The “toads”

June 11, 2012

In addressing the question of elites in the United States, we should distinguish between authentic and inauthentic elites. Inauthentic or artificial elites do not have a natural affinity with the best traditions and the deepest yearnings of the American people; indeed, at times, they oppose them.

As indicated in the sociological studies previously cited, traditional elites continue to exercise influence over American society, especially at the grassroots level.

Armand Hammer

However, the directive posts in government, politics, finance, industry, the media, and important foundations and cultural organizations are frequently occupied by persons who belong, not to authentic elites, but to a genre of counter-elites, whose principles, ideas, and lifestyles often conflict with the general way of thinking and acting of the majority of the population.

These inauthentic elites, far from representing the nation, constitute an almost foreign body grafted onto it. Yet they appear more frequently and brilliantly before the public eye than do the traditional elites, as they receive excessive and sympathetic media attention. For this reason, countless Americans regard the pseudo-elites as the only elite. From this misconception, an unjust antipathy toward elites arises.

Elizabeth Rosemond "Liz" Taylor

To symbolize the moral and psychological profile of the human type of these inauthentic elites, the word toad and its plural toads for the collective body have become common coin in the TFPs.* Generally speaking, the toad is a son of the Industrial Revolution, the offspring of an industrial economy that has accorded him a fortune out of proportion to the patrimonies of his countrymen. Such fortunes can be in industry, finance, or even arts and athletics, as is the case with certain film, television and sports figures. There is such a lack of equilibrium between the toads and other economic levels of the population that the former seem to live in a stratosphere, isolated from the rest of society, leading lives economically and socially disproportionate to their origins and cultural level.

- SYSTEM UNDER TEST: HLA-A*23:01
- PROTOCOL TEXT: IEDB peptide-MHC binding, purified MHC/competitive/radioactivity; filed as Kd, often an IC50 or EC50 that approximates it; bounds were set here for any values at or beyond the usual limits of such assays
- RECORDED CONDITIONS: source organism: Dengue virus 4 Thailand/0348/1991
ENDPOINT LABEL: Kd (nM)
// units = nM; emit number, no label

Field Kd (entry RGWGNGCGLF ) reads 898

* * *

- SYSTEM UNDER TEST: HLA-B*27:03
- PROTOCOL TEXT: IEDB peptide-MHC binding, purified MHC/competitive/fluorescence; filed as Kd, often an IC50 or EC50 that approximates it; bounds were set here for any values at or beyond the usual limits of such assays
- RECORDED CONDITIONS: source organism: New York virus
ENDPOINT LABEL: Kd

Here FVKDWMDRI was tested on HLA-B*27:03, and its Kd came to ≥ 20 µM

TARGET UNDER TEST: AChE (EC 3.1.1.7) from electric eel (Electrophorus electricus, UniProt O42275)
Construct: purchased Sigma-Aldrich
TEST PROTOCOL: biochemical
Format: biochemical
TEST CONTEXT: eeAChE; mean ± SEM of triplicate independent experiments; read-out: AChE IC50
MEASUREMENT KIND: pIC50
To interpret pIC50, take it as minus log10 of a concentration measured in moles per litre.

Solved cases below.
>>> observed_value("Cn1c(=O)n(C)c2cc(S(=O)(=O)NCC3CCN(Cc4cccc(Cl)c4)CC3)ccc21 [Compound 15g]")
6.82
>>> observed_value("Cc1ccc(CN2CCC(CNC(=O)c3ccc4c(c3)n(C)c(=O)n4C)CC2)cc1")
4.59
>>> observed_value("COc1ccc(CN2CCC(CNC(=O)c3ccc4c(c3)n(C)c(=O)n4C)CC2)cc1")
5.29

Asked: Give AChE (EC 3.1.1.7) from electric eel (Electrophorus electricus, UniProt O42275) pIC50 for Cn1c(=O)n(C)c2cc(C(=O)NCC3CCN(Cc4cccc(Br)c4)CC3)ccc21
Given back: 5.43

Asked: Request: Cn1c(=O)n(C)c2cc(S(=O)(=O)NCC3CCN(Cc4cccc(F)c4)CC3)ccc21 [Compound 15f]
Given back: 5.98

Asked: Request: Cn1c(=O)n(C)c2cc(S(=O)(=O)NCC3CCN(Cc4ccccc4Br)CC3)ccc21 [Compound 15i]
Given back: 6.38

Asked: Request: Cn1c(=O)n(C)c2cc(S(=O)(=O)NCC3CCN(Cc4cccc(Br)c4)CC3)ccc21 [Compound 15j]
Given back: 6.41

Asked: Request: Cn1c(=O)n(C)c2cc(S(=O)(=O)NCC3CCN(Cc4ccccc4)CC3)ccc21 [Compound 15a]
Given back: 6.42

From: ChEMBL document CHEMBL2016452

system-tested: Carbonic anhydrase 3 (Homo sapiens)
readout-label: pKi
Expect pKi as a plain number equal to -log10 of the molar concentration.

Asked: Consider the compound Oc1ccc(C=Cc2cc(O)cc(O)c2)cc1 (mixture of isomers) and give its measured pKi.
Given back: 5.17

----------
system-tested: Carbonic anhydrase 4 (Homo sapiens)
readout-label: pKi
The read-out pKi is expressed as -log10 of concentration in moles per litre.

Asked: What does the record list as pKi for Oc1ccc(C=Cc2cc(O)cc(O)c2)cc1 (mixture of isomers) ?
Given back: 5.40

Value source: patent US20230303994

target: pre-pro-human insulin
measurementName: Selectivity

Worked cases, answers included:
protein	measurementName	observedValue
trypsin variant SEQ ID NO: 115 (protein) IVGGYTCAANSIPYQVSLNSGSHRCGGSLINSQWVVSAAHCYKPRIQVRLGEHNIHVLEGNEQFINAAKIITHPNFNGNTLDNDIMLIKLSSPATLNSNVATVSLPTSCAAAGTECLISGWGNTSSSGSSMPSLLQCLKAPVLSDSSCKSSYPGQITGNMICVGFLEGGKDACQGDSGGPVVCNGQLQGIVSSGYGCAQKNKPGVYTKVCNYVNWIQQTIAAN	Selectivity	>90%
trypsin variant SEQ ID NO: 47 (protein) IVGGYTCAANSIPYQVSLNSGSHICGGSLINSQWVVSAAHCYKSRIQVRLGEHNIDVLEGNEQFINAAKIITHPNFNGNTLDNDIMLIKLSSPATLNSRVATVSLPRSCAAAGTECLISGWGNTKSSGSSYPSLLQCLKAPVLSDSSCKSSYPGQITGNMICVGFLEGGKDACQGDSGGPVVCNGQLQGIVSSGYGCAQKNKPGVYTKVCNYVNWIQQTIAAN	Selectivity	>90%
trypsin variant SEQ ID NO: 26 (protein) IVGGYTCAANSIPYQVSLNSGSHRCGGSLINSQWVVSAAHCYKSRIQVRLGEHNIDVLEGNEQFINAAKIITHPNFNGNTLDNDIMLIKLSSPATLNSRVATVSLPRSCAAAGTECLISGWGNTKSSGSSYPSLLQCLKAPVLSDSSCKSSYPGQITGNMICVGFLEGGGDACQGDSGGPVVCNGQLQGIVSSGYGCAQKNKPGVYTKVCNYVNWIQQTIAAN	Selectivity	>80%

* The appellation was first used by Prof. Plinio Corrêa de Oliveira when, writing in the daily newspaper Folha de São Paulo on June 25, 1969, he applied the term to the members of the pseudo-elite with a liberal or socialist mentality.

Plinio Corrêa de Oliveira, Nobility and Analogous Traditional Elites in the Allocutions of Pius XII: A Theme Illuminating American Social History (York, Penn.: The American Society for the Defense of Tradition, Family, and Property, 1993), American Appendix, pp. 186-187. Editorial comment: —

Hardly a day goes by without someone railing against “elites.” Seldom if ever is a distinction made between good elites and bad ones. They are all reviled. The result is that the average American knows more about good and bad cholestorol than he does about “good elites,” and “bad elites.”
Reflection brings clarity, for as we are reminded by St. Thomas Aquinas, “to think is to distinguish.”
In Nobility and Analogous Traditional Elites, distinctions are drawn between good and bad elites, the characteristics of each group are defined, and the epithet “toads” given to the inauthentic liberal and socialist elites. It is an easy one to remember.


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